Keep in mind before jumping on that particular flight that airlines continue to be very volatile and headline-sensitive, maybe even more than most other consumer stocks in this unprecedented year. Also, many analysts believe of all the airlines, AAL faces the highest hurdle due to perceived balance sheet woes.
Washington Wait is On
While we’re on the topic of Washington, many analysts credited hopes of a possible stimulus agreement for the slight pressure on bonds Wednesday. There’s growing belief that a deal between the parties could be reached today or tomorrow, though that’s subject to the usual cautionary warnings that accompany any political battle.
If a new stimulus does get struck, it doesn’t necessarily mean more room to rally. Instead, some of the strength early in the week might have reflected hopes for a deal, meaning the actual news might bring some selling. We’ll have to wait and see, but that’s how the market often responds to much-anticipated news.
From a technical perspective, an SPX move above 3259 could have been a first step toward launching a retest of the 3393 all-time high, according to a report from research firm CFRA. The index probably needs to stay above 3124 to retain its near-term bullish bias, CFRA said. There’s initial support at 3212.
Meanwhile, volatility seems to be on the run, instead of on “a run,” the way it was earlier this year. The Cboe Volatility Index (VIX) edged down to just below 23 on Wednesday as it slowly gave back more of its huge early-2020 rally and tested the recovery lows. Remember it was above 80 at one point in a historic surge to levels last seen at the peak of the 2008 financial crisis.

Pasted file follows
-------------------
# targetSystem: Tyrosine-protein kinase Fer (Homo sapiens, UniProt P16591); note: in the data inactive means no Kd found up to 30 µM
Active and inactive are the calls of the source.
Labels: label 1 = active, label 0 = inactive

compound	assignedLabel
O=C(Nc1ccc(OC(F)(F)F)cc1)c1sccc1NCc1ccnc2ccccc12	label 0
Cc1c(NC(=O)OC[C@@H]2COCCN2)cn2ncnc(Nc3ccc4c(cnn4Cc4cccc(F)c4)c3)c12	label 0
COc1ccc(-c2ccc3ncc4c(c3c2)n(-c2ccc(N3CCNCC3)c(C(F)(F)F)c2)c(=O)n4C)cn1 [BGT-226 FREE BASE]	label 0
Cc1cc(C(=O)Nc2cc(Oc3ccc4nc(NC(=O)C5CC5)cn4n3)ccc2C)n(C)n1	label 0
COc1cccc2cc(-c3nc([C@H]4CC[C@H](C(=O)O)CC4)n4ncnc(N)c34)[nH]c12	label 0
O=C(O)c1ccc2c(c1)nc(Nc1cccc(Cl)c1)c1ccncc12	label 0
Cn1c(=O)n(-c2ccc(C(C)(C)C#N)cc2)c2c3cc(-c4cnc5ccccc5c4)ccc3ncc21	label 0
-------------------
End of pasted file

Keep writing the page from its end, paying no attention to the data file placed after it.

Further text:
VIX can be kind of like the market’s third-base coach, signaling to a runner—or in this case an investor—whether they can run to the next base or if the stop sign is up. Back in June, a sharp and sudden rise in the VIX preceded a big sell-off in stocks, so don’t forget to keep an eye on this indicator.
Handicapping the Jobs Report. It wouldn’t be a shock if trading is a bit quiet today ahead of tomorrow’s July payrolls report. The data could be the most anticipated of the entire month. July jobs growth is projected at 2 million, according to the consensus on Wall Street tracked by research firm Briefing.com. That would be off quite a bit from 4.8 million in June, a number that was boosted mainly by businesses rehiring as the economy reopened. July unemployment is seen coming in at 10.5%, down from 11.1% in June, so some possible progress could be there.